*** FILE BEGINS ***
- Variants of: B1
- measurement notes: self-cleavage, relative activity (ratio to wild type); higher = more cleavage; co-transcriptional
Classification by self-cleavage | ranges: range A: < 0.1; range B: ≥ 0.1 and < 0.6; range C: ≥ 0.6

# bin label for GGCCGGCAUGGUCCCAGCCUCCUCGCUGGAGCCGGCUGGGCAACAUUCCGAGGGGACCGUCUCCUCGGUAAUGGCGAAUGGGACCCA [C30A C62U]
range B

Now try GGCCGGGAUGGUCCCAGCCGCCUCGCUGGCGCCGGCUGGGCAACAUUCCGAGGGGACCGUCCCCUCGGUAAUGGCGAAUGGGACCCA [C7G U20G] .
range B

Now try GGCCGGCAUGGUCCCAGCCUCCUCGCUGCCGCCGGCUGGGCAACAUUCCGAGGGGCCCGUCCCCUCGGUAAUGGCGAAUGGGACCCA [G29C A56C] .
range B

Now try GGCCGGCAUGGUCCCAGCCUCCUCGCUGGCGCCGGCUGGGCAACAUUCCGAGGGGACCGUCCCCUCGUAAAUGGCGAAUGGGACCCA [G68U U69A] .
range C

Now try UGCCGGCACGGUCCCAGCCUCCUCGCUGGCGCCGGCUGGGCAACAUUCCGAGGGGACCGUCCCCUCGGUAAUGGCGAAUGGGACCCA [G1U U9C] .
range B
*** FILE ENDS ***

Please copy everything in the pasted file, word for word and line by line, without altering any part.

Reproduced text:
- Variants of: B1
- measurement notes: self-cleavage, relative activity (ratio to wild type); higher = more cleavage; co-transcriptional
Classification by self-cleavage | ranges: range A: < 0.1; range B: ≥ 0.1 and < 0.6; range C: ≥ 0.6

# bin label for GGCCGGCAUGGUCCCAGCCUCCUCGCUGGAGCCGGCUGGGCAACAUUCCGAGGGGACCGUCUCCUCGGUAAUGGCGAAUGGGACCCA [C30A C62U]
range B

Now try GGCCGGGAUGGUCCCAGCCGCCUCGCUGGCGCCGGCUGGGCAACAUUCCGAGGGGACCGUCCCCUCGGUAAUGGCGAAUGGGACCCA [C7G U20G] .
range B

Now try GGCCGGCAUGGUCCCAGCCUCCUCGCUGCCGCCGGCUGGGCAACAUUCCGAGGGGCCCGUCCCCUCGGUAAUGGCGAAUGGGACCCA [G29C A56C] .
range B

Now try GGCCGGCAUGGUCCCAGCCUCCUCGCUGGCGCCGGCUGGGCAACAUUCCGAGGGGACCGUCCCCUCGUAAAUGGCGAAUGGGACCCA [G68U U69A] .
range C

Now try UGCCGGCACGGUCCCAGCCUCCUCGCUGGCGCCGGCUGGGCAACAUUCCGAGGGGACCGUCCCCUCGGUAAUGGCGAAUGGGACCCA [G1U U9C] .
range B